The report by Turn2us which finds that 70% of parents worry about the cost of childcare in the summer school holidays comes as no surprise to us. Grandparents know all too well how parents today are struggling to make ends meet. That's why both parents have to work and why grandparents are increasingly called on to help out. The report reckons that grandparents will save the parents a staggering £620 this summer.
I've been discussing the issue all over the nation's airwaves recently – from BBC Radio London to BBC Merseyside and Newcastle, from BBC Norfolk, to Radio Berkshire, Bristol and Three Counties and have come across some devoted grannies along the way, many of whom mind their grandchildren for a day or two a week, sometimes more, to help lower the costs of childcare for the parents. We all do it willingly and keenly but sometimes feel our contribution to the nation's economy is overlooked, as we mostly do it for nothing. So the true costs of childcare in this country must surely be being grossly underestimated.
But the whole point of this report is to draw attention to the fact that some families may be able to claim tax credits which include support for childcare. "Government figures show that a staggering £6.4 billion of Child Tax Credit and Working Tax Credit goes unclaimed each year.” So it'll be great if Turn2Us – which is supported by the they can get this message out there.
Unbelievable – and so very sad – that so many young children start school without knowing their own names, or even knowing they have names. What bleak and blank childhoods they must have had, without anyone trying to engage them. And how tragic, when those early months are such an exciting time for children, parents and grandparents alike as speech develops and we can observe the little idiosyncracies they pick up – or invent for themselves. I never forget my eldest grandson at18 months experimenting with speech; everything that came out of his mouth was interesting and worth developing. I particularly remember once, on the way to a mini-farm he said: 'my tummy's not quite ready'……which I firmly believe was his way of saying he was a little bit nervous. And what a delightful way of saying it…so what a disaster for this nation that so many children are living in silent bubbles.
Just a reminder that for anyone thinking about booking a last-minute holiday, we have tips under Travel about how to chooe a holiday home for three generations, so that you and your adult childen and grandchildren can all co-exist happily. Seems appropriate for this time of year, particularly if you're hoping to escape these grey summer days and book a villa abroad. But we also have advice for stay-cationers on choosing a house in this country too.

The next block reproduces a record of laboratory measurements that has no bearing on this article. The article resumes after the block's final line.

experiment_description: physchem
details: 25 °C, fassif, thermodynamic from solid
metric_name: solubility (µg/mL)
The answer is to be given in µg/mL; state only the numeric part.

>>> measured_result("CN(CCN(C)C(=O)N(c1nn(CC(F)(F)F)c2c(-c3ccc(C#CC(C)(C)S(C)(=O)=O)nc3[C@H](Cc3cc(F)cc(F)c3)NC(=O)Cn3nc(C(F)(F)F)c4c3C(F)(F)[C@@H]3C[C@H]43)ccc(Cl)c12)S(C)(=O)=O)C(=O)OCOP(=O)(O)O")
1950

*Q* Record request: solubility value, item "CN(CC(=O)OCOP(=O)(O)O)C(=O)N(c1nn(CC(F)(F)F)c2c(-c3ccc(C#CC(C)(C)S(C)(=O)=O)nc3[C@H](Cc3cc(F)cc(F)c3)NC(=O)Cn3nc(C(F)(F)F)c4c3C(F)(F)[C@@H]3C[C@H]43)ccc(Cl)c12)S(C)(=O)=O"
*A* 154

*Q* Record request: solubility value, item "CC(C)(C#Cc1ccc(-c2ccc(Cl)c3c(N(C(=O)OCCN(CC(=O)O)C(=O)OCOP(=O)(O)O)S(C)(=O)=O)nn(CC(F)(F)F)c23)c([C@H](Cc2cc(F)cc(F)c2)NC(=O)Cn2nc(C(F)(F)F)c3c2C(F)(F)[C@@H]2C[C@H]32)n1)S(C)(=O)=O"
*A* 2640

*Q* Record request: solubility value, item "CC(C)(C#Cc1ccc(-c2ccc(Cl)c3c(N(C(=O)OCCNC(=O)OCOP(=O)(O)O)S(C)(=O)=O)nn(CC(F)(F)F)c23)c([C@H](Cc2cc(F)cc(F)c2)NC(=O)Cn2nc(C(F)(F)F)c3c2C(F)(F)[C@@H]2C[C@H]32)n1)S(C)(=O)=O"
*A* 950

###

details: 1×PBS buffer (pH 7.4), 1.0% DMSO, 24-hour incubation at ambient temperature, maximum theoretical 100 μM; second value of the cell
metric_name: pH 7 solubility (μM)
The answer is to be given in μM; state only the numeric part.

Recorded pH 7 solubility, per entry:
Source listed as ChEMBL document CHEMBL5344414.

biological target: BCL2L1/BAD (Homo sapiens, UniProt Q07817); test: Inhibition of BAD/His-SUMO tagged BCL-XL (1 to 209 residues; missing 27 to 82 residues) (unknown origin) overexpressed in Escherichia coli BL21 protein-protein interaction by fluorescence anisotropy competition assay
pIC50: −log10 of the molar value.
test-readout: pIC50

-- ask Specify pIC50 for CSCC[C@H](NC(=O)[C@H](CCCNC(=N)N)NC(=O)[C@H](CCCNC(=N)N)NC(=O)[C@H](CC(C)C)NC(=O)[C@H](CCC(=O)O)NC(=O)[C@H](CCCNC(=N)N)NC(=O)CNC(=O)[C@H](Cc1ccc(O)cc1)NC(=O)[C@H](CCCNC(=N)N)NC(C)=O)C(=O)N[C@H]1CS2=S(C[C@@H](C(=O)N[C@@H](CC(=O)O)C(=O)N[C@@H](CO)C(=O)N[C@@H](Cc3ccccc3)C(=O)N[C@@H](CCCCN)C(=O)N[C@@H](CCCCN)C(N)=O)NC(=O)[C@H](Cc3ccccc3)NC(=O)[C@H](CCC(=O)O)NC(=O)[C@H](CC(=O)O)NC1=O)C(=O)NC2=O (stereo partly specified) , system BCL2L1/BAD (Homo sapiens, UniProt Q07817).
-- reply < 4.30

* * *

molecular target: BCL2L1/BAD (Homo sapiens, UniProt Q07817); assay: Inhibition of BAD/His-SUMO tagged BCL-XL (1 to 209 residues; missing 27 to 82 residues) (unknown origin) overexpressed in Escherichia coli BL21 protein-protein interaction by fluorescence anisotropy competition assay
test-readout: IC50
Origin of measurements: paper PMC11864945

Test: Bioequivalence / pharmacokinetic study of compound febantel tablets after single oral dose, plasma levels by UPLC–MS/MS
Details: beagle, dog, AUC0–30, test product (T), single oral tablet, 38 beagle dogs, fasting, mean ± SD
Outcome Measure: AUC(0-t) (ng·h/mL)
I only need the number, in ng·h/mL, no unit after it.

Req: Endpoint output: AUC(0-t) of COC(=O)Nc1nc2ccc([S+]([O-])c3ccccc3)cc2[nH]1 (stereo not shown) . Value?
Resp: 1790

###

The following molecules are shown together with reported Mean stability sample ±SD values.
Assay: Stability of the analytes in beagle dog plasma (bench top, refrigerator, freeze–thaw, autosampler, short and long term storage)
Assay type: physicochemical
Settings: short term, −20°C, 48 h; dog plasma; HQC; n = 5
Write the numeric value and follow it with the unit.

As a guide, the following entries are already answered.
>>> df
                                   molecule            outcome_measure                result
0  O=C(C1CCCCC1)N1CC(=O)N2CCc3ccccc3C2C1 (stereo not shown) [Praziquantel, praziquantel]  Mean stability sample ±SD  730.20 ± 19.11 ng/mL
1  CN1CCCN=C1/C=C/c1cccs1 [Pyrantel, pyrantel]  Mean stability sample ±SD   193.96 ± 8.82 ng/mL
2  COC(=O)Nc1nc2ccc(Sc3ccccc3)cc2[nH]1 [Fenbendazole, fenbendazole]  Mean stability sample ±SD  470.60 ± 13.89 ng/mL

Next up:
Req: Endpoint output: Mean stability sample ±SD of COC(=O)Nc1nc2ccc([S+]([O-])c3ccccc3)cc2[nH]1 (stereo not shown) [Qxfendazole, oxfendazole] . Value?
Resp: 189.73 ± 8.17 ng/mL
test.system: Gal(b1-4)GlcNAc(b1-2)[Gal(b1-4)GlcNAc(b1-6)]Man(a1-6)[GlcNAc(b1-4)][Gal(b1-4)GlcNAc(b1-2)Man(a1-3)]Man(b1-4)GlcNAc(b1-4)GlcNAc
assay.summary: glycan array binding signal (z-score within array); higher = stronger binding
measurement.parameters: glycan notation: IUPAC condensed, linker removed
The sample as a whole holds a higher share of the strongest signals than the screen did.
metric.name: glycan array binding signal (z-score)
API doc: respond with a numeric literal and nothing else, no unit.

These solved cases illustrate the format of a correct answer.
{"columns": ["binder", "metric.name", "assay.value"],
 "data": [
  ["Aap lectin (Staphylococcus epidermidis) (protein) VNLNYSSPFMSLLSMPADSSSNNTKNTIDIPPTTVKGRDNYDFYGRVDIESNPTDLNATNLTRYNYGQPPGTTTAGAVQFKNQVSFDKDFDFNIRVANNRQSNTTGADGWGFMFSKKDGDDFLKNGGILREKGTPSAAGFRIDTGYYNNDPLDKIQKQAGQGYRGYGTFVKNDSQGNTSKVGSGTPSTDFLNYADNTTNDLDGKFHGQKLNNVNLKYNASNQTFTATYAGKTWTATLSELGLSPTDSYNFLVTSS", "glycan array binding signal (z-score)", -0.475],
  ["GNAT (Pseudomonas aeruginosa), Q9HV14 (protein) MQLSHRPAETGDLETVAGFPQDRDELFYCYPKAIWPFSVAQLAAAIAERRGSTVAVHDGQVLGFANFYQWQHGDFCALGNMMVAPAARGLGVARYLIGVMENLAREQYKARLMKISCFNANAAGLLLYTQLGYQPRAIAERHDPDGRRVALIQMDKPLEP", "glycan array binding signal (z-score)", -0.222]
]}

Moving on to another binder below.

Glad to see Grandparents getting so much coverage across the press today for being 'vital to the rise of man' (Observer) and 'why the evolution of grandparents was key to success of the human race' as the Daily Mail puts it.
This is all down to a report by Professor Rachel Caspari of Central Michigan Universtiy. It seems that 30,000 years ago the the numbers of humans reaching 30 or over began to rise dramatically, and that soon after that there was a rise in artistic expression, food production and the creation of tools and weapons.
It seems that the arrival of grandmothers to help forage for food, and grandfathers to pass on advice and knowledge about poisonous plants, location of water and skills such as tool-making all helped human beings to live longer.
All of us grandparents know that we are a wonderfully useful source of advice, experience and wisdom which we're happy to pass on to the younger generation – if they ask! Indeed today I was a guest on BBC Radio Newcastle and so impressed by the wisdom of the grannies and grandpas who phoned in. But it feels good to have a more public and scientifically approved recognition!
Enjoyed chatting to Robert Elms on BBC Radio London this morning about grandparents stepping in to help out during the school holidays. It's a subject that's arousing a lot of interest with more radio interviews to come next week.
Busy day for GrandparentsNow as we appeared on local radio across the country: BBC Radio Newcastle first, followed by BBC Radio Bristol, (1 hour and 50 mins in) BBC Radio Berkshire (40 mins in) and Three Counties Radio (90 mins in) in Bucks, Beds and Herts.